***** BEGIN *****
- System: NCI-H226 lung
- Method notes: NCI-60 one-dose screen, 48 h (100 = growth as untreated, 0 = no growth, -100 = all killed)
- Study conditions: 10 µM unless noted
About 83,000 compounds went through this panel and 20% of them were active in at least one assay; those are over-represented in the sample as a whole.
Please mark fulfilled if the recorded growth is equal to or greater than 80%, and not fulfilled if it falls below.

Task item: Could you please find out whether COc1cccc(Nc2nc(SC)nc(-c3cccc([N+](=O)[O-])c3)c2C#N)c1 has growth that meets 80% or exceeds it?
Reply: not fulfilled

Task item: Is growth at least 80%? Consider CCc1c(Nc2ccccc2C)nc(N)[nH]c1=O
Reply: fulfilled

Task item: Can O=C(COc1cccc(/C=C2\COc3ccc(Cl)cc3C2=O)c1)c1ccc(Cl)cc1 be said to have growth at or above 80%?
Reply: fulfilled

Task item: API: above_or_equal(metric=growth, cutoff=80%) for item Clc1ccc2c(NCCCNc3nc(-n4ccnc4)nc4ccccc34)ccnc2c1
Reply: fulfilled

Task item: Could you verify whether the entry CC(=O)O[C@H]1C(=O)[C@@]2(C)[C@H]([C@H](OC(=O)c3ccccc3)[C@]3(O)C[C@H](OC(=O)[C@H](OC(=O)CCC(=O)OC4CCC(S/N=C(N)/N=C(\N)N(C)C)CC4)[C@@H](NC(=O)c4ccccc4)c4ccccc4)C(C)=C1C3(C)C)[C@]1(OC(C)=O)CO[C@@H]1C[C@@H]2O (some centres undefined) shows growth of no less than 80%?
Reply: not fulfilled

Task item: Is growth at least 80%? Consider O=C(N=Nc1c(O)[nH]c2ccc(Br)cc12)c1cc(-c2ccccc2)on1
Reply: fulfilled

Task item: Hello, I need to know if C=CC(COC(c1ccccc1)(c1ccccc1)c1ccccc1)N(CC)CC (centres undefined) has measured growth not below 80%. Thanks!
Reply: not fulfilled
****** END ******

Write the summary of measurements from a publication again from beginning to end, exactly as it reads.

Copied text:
- System: NCI-H226 lung
- Method notes: NCI-60 one-dose screen, 48 h (100 = growth as untreated, 0 = no growth, -100 = all killed)
- Study conditions: 10 µM unless noted
About 83,000 compounds went through this panel and 20% of them were active in at least one assay; those are over-represented in the sample as a whole.
Please mark fulfilled if the recorded growth is equal to or greater than 80%, and not fulfilled if it falls below.

Task item: Could you please find out whether COc1cccc(Nc2nc(SC)nc(-c3cccc([N+](=O)[O-])c3)c2C#N)c1 has growth that meets 80% or exceeds it?
Reply: not fulfilled

Task item: Is growth at least 80%? Consider CCc1c(Nc2ccccc2C)nc(N)[nH]c1=O
Reply: fulfilled

Task item: Can O=C(COc1cccc(/C=C2\COc3ccc(Cl)cc3C2=O)c1)c1ccc(Cl)cc1 be said to have growth at or above 80%?
Reply: fulfilled

Task item: API: above_or_equal(metric=growth, cutoff=80%) for item Clc1ccc2c(NCCCNc3nc(-n4ccnc4)nc4ccccc34)ccnc2c1
Reply: fulfilled

Task item: Could you verify whether the entry CC(=O)O[C@H]1C(=O)[C@@]2(C)[C@H]([C@H](OC(=O)c3ccccc3)[C@]3(O)C[C@H](OC(=O)[C@H](OC(=O)CCC(=O)OC4CCC(S/N=C(N)/N=C(\N)N(C)C)CC4)[C@@H](NC(=O)c4ccccc4)c4ccccc4)C(C)=C1C3(C)C)[C@]1(OC(C)=O)CO[C@@H]1C[C@@H]2O (some centres undefined) shows growth of no less than 80%?
Reply: not fulfilled

Task item: Is growth at least 80%? Consider O=C(N=Nc1c(O)[nH]c2ccc(Br)cc12)c1cc(-c2ccccc2)on1
Reply: fulfilled

Task item: Hello, I need to know if C=CC(COC(c1ccccc1)(c1ccccc1)c1ccccc1)N(CC)CC (centres undefined) has measured growth not below 80%. Thanks!
Reply: not fulfilled